Commentary: Try using common sense on guns

By Rep. Linda Lawson

I remember my first domestic violence case as a young officer on the Hammond Police Department. My partner and I went out on the call and had to contact our sergeant and lieutenant for advice. 

Rep. Linda Lawson, D-Hammond, is a member of the Indiana House of Representatives.

The scene was shocking and absolutely vicious. Children were in the home as well as other family members. And the wife was badly beaten and traumatized, broken and bloodied.  

The Indiana General Assembly passed a law this session that will allow women to carry a handgun without a license, if they are issued a civil protection order. This legislation requires no training for these women. Women will go uninformed on how to load a gun or secure it properly in the home.
While gun right activists claim a gun will protect a woman in a domestic abuse situation, they fail to mention the increased likelihood of a woman getting killed in a domestic violence situation when a gun is present. In fact, the risk of homicide increases 500% in a home in which there is active domestic violence abuse AND a gun. In 2016, 71% of domestic violence fatalities in Indiana were caused by firearm violence. From 2001-2012, 6,410 women were murdered in the United States by an intimate partner using a gun – more than the total number of U.S. troops killed in action during the entirety of the Iraq and Afghanistan wars combined.
These numbers are something we cannot ignore.
This bill, which will go into effect July 1, is nothing less than the NRA’s plan to arm our nation.  The Indiana Coalition against Domestic Violence testified against the bill in committee. Gun right activists and retailers were the only ones to testify in support of the legislation. It passed the committee 8-4 and the House 72-26.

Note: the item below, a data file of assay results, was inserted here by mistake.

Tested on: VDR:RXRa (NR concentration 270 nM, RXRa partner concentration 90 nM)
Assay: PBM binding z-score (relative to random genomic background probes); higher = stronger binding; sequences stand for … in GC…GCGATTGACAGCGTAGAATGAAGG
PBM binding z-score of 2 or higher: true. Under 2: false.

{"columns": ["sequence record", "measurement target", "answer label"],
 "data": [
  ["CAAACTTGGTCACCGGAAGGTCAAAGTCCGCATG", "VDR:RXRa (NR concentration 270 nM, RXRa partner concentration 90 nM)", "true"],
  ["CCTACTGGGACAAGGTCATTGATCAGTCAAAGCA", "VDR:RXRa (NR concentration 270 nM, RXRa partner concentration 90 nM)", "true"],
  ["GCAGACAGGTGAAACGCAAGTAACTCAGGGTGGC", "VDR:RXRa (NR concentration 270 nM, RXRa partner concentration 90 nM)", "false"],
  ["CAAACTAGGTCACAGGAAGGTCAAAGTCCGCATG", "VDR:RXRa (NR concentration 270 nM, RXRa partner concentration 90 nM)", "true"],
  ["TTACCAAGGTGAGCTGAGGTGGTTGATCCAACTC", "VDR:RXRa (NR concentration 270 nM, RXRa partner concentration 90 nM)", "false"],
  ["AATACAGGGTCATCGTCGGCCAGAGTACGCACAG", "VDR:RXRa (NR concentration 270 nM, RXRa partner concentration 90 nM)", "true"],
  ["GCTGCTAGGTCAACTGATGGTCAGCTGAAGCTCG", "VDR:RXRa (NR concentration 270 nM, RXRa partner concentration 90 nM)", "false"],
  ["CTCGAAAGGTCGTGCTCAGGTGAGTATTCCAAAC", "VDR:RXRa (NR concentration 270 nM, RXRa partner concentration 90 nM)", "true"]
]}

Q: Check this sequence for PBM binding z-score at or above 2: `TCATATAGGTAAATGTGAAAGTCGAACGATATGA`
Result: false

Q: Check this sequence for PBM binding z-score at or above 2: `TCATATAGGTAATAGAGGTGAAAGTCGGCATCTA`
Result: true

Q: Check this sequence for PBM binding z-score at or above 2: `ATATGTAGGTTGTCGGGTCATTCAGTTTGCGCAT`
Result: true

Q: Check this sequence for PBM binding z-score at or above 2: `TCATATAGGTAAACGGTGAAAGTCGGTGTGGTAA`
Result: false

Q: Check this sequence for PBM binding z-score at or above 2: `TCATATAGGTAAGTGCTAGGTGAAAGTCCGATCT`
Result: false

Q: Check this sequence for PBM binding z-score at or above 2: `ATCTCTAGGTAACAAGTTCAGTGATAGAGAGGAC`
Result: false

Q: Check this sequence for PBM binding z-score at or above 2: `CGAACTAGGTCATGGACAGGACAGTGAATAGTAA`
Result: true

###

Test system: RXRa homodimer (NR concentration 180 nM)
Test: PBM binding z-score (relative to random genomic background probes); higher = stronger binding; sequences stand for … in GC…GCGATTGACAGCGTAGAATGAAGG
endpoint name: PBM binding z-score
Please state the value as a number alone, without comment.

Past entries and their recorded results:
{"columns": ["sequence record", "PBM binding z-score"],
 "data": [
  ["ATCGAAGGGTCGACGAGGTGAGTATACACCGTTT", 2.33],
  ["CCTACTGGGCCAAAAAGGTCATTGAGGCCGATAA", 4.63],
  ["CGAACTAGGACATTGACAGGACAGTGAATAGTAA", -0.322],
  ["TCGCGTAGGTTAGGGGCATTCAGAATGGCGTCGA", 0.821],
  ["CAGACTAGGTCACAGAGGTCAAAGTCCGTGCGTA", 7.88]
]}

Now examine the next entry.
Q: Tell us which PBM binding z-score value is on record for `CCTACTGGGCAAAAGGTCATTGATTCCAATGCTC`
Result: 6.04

The question arises whether the Legislature is giving permission to abused women to shoot their partners, because right now 30 women are serving time in prison for killing their partner after defending themselves from domestic abuse. The General Assembly is willing to incarcerate these women, while giving them a gun to use. That doesn’t make sense. There has to be a better way. One thing I know is that guns are not the answer. 
Having said the above, psychological impacts are important to note. Domestic violence victims love their partners. Even after enduring pain and abuse for months, it is not easy for a woman to pull the trigger on her husband, partner, or father of her children.  
Arming anyone in a fragile home endangers everyone involved, especially those whom the bill intends to arm for protection. While I appreciate the legislative concern for domestic abuse victims, let’s use some common sense and enact policies that benefit the victims, not the NRA and their gun manufacturer donors.
Rep. Linda Lawson, D-Hammond, is a member of the Indiana House of Representatives.
Print Friendly, PDF & Email

Share This Post

2 Responses to Commentary: Try using common sense on guns

  1. Connie Needler

    I am a victim of DV. Although I’m glad this bill is going into effect, I understand what she is saying. Maybe we should check into giving free lessons on gun safety and on ways to protect ourselves.

  2. With all due respect to Representative Lawson, one of the glaring omissions that she is neglecting to recognize is our Constitutionally protected right to keep and bear arms. As a former police officer and elected representative, she swore an oath to support, protect and defend both our federal and state Constitutions, regardless of her feelings.
    The law she references applies to women that PERSONALLY CHOOSE the best means of protecting themselves and children and it is dangerously oppressive, arrogant and condescending to think that women aren’t able to make these decisions.
    Of course, with rights come responsibilities, and we must find ways to encourage responsible gun ownership. Last year, I introduced a bill that provided a state income tax credit for any Hoosier that completed a firearms safety course. These measures, along with encouraging and helping educate people how to exercise their Constitutionally protected rights, is what government should be doing and not infringing those rights!